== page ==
The big switch, of course, is the electronic banking. Each player starts with $15 million in their bank card account, and the banker adds amounts (such as when the player passes go) or subtracts (such as when the player pays to get out of jail) by inserting the player's card in the plus or minus slot of the Banker Unit. When one player has to pay another player, the banker debits or credits each account as appropriate.

Monopoly for Right Now
The electronic banking is neat and easy to handle, and as an added educational bonus, the player who takes on the banker role will quickly become familiar with basic bookkeeping concepts. The bank cards operate more like debit than credit, so players will learn responsible money management, not how to run up credit card debt.

This version of Monopoly doesn't play significantly differently than the original. The game can still take hours to play, and the instructions offer several alternatives for those who want speedier play. The updates introduce a few elements of surprise along the way, but for the most part it's still the same great Monopoly that will provide the same kind of family fun with some surprising, up-to-date twists.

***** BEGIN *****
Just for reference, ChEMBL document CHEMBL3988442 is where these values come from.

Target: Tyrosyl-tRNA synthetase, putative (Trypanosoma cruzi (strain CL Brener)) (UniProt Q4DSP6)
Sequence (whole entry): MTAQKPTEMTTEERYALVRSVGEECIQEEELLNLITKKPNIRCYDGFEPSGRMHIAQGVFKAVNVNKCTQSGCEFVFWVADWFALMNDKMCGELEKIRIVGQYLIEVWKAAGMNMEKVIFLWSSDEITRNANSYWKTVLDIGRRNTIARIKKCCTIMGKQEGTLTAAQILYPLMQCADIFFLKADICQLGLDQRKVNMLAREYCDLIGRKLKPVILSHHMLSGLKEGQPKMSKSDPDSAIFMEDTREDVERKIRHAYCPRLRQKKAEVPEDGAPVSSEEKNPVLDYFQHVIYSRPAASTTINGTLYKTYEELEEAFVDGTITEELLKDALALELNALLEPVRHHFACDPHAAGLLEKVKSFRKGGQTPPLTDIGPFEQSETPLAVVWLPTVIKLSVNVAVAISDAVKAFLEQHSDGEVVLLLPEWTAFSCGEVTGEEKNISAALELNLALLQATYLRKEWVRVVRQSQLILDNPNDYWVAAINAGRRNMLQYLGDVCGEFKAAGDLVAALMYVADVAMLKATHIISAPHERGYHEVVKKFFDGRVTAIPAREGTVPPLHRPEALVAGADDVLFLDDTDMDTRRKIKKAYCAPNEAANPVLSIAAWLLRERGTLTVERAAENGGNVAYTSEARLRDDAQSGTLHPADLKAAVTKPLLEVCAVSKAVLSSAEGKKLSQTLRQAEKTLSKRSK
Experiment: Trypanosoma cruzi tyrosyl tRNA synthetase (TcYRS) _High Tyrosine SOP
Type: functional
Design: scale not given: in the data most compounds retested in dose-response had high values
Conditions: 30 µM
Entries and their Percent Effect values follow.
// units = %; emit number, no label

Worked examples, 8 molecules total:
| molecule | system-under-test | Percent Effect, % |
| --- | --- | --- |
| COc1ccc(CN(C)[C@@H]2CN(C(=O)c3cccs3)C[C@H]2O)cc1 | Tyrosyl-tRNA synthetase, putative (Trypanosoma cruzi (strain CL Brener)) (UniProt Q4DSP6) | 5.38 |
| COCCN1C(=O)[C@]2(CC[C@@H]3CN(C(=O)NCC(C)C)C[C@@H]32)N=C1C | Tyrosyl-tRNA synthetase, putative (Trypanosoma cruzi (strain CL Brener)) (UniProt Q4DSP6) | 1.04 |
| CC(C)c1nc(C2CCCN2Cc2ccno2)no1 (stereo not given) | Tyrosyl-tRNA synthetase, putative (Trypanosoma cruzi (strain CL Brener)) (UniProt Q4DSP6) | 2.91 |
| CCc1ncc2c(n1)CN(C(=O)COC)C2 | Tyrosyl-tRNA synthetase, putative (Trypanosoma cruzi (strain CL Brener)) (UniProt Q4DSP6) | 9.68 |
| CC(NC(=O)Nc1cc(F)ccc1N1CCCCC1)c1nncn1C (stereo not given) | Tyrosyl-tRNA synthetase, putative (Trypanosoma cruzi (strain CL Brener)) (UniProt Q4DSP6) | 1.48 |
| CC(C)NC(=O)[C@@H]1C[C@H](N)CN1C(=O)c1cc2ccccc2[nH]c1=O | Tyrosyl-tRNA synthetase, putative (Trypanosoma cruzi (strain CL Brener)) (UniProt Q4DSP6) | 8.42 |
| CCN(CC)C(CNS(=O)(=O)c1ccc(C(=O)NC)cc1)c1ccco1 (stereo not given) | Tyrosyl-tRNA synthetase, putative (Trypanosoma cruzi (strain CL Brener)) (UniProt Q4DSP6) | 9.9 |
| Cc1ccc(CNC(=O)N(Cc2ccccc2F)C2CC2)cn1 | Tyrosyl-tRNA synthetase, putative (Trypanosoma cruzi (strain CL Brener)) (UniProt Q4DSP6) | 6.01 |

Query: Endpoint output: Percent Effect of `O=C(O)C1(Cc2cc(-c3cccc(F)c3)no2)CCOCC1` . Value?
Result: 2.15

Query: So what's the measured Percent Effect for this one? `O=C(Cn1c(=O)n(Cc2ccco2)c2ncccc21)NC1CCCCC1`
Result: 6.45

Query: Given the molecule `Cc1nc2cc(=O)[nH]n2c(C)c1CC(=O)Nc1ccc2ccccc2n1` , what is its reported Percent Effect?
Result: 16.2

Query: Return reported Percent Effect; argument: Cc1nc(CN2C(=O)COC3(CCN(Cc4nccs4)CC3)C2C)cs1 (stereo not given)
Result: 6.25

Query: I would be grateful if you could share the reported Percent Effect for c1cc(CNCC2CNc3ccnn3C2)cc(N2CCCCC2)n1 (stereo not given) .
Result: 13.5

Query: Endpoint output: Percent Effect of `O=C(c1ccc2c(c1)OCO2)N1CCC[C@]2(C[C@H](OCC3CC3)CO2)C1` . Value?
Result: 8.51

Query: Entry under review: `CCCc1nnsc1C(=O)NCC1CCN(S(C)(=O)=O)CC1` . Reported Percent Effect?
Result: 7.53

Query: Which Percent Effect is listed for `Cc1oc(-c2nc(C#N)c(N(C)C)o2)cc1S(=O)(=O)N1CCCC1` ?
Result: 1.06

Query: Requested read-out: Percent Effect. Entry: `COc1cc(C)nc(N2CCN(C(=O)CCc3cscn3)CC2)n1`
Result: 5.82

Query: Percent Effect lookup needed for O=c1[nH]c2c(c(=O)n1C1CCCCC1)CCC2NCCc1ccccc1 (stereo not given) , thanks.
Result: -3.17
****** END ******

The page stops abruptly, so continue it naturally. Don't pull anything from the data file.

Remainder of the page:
• Same basic game play, but with up-to-date references
  • Electronic banking works well, easy to learn
  • Teaches responsible money management
  • Fun for both kids and adults
  • Player customizations might not work with the new version
  • Updated references will eventually become out of date, too
What's in the Box
Game board, electronic Banker Unit, 6 tokens, 28 title deed cards, 16 chance cards, 16 community chest cards, 6 Monopoly bank cards, 32 houses, 12 hotels, and 2 dice.

Product Description

Hasbro Games Monopoly Here and Now Electronic Edition

Experience the most current version of Monopoly with an electronic banking unit instead of cash. It's a truly relevant experience that capitalizes on the cashless society trend. Warning: Small parts. This game poses a choking hazard to children under 3.

  • Product Dimensions: 2.8 (L) x 10.4 (W) x 15.8 (H)
  • Age: 8 years and up

Customer Questions & Answers

Customer Reviews

The game is very fun and the kids absolutely love playing it.
Veronica Miller
Loading the plastic debit cards each time you want to do a transaction takes 2-3x longer than just handing over paper money.
Nathan Beauchamp
Aside from that, the game still works and we still have fun playing it!
Matthew D. Hennings

Most Helpful Customer Reviews

143 of 150 people found the following review helpful By R. Ruinsky on September 14, 2007
While this might at first appear like a gimic, Monopoly with electronic banking makes, setup, cleanup and playing so much easier.
No money to count out. Transactions are done through the well thought out banking calculator.
It's also a nice touch that the money has been increased to thousands and millions to account for inflation.
This might not be the choice for Monopoly purists, but it's a lot of fun.